Bras fit for Burying: Australia to set a World-First Standard for Composting Textiles | Australian Fashion
The fashion industry is responsible for an enormous amount of waste and pollution globally. Clothes that are no longer wearable often end up in landfills, taking years to break down and releasing harmful gases in the process. This is where composting textiles comes in. Australia is set to introduce a world-first standard for composting textiles and in this blog post, we will discuss how this will affect the fashion industry, specifically bras, and how they can be buried.
The Problem with Conventional Bras
Traditional bras are made from synthetic materials, such as nylon and polyester, which are petroleum-based and do not break down easily. According to the Greenpeace “Detox My Fashion” report, the production of synthetic textiles is responsible for 16% of the world’s annual, man-made greenhouse gas emissions. Moreover, synthetic fabrics release microplastics when washed, which end up in waterways and oceans, harming marine life and ecosystems.
In addition to the environmental impact, traditional bras are often uncomfortable and do not fit properly. They are made with underwires and padding, which can cause discomfort and even damage to the breast tissue. Furthermore, they are often overpriced and of low quality, meaning they do not last very long, contributing to the disposable culture.
Introducing Composting Textiles
Composting textiles is an alternative solution to traditional textile disposal that provides a renewable source of organic matter for the soil. Textiles made from natural fibres, such as cotton or hemp, can break down easily in a compost bin, without releasing harmful chemicals or polluting the environment. However, synthetic fibres, such as nylon or polyester, do not decompose in a typical compost pile and require special treatment.
To address this issue, Australia is set to introduce a world-first voluntary standard for composting textiles in late 2021. The standard aims to provide a certification process for compostable textiles that will allow them to be safely buried in community compost bins or home composting systems. The certification process will test the textiles to ensure that there are no harmful chemicals present, that they break down readily, and that they do not release pollutants into the environment.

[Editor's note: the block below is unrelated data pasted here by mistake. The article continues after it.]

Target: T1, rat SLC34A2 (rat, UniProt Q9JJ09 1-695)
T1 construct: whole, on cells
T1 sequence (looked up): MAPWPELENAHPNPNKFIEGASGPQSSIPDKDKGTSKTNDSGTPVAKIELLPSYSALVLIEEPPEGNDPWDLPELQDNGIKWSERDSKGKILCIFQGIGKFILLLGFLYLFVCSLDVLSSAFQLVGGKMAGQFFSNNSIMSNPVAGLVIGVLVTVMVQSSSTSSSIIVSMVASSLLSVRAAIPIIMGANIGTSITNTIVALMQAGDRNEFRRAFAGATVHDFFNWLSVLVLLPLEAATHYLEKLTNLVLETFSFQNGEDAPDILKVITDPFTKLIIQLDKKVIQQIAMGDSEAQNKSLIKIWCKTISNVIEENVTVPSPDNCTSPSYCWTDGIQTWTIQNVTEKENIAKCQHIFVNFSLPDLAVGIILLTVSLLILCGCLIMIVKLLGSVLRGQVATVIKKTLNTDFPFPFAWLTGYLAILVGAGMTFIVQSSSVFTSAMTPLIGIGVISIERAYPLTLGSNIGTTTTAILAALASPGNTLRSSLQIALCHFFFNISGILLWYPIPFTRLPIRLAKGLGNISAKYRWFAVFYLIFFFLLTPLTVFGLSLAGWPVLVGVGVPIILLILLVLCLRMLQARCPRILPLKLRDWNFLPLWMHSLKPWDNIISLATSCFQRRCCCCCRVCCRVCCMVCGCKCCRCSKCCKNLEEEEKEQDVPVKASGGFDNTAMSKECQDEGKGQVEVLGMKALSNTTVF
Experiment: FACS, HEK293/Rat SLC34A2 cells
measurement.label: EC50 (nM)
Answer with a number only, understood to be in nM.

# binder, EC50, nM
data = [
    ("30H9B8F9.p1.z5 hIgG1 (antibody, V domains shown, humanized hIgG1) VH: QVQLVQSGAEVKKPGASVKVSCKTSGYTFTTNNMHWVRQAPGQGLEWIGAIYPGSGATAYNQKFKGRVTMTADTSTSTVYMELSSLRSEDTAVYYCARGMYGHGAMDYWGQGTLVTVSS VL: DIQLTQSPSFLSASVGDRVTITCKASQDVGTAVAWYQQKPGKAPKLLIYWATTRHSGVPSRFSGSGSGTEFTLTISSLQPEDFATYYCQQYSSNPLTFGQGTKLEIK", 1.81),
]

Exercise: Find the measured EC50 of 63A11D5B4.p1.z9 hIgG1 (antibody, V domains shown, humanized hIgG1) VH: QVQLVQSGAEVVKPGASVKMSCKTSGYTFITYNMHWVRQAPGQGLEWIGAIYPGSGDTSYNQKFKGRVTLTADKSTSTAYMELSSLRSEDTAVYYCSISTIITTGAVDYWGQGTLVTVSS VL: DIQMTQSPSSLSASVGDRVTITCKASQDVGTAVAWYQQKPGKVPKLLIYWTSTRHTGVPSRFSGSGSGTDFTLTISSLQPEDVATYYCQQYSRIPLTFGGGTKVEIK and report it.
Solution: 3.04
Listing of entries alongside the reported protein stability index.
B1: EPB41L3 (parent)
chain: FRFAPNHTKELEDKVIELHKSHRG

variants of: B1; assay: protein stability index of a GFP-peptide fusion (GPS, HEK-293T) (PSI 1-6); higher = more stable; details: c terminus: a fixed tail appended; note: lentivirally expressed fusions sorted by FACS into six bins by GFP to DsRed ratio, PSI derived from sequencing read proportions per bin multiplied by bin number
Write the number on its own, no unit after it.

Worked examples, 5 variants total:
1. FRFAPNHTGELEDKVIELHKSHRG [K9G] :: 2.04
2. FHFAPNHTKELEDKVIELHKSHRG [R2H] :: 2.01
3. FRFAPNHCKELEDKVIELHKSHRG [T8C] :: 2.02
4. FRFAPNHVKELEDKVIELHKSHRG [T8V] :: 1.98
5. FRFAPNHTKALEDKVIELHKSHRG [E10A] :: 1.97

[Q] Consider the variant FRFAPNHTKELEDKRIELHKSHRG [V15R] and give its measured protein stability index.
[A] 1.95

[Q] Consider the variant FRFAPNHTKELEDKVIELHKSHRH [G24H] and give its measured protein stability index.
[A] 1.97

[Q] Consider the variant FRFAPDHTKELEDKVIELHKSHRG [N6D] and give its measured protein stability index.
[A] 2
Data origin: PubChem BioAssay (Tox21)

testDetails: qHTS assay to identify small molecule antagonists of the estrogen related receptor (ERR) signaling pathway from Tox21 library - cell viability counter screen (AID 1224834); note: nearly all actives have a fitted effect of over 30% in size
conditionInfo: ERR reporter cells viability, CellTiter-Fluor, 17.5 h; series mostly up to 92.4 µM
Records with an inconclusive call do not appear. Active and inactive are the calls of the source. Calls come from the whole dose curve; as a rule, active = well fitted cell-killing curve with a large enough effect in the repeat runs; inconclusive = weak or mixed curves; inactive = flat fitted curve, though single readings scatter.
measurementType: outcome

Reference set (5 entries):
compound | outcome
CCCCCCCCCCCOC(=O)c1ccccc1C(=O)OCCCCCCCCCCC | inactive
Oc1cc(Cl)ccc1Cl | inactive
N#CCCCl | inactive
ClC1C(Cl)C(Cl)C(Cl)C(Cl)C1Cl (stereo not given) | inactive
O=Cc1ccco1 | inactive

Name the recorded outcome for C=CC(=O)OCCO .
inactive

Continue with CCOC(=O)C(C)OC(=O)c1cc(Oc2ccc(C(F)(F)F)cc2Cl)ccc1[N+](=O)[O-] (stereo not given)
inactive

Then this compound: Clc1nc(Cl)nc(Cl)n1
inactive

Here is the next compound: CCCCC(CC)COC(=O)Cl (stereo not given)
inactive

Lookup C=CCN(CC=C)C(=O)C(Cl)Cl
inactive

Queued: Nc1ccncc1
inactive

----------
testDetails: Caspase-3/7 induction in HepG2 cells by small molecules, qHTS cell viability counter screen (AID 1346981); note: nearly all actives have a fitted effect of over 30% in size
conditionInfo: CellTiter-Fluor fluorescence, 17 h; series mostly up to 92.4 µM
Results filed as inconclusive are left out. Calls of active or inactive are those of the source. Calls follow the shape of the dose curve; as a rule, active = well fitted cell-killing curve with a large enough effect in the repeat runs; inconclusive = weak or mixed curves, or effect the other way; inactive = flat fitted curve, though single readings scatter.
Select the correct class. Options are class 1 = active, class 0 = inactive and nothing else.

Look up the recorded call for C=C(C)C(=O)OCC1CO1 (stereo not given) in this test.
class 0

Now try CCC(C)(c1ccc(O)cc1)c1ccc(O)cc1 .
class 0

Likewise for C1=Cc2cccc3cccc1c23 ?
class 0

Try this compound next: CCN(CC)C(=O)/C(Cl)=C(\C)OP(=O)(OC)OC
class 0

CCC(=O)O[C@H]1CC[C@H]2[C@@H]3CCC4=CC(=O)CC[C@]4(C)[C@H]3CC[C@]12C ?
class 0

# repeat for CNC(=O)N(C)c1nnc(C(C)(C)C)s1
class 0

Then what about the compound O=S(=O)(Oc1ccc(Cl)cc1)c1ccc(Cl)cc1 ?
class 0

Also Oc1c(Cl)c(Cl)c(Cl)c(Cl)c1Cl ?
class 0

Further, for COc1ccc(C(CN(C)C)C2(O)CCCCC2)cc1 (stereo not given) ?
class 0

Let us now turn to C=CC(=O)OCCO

So, what does this mean for bras? With the introduction of the composting textiles standard in Australia, bras made from natural fibres, such as cotton or bamboo, will be able to be composted at home or in community compost bins. However, bras made from synthetic materials cannot be composted in the same way and should not be thrown in the trash.
If you are looking to dispose of an old bra, here are some steps to follow:
Step 1: Remove any metal or plastic parts, such as hooks and underwires, from the bra. These can be recycled or disposed of in the trash.
Step 2: Cut the bra into small pieces to speed up the decomposition process.
Step 3: If the bra is made from natural fibres, such as cotton or bamboo, it can be composted in a home compost bin or community compost bin.
Step 4: If the bra is made from synthetic materials, such as nylon or polyester, it should not be composted. It can be recycled, donated or trashed appropriately.
Australia is set to lead the way in composting textiles with the introduction of a world-first standard. Composting textiles provides an alternative solution to traditional textile disposal, which contributes to the environmental pollution and degradation. With the certification process, textiles made from natural fibres can easily be composted at home or in community compost bins. Bras made from natural fibres can also be buried using this method. However, bras made from synthetic materials should be disposed of carefully following the appropriate recycling or trashing methods. By composting textiles, we can contribute to a sustainable and greener future.
– Greenpeace. (2016). Detox – global teamwork to clean up fashion. https://www.greenpeace.org/usa/reports/detox/
– Textile Exchange. (2021). Regenerative Organic Certification. https://textileexchange.org/about/regenerative-organic-certification/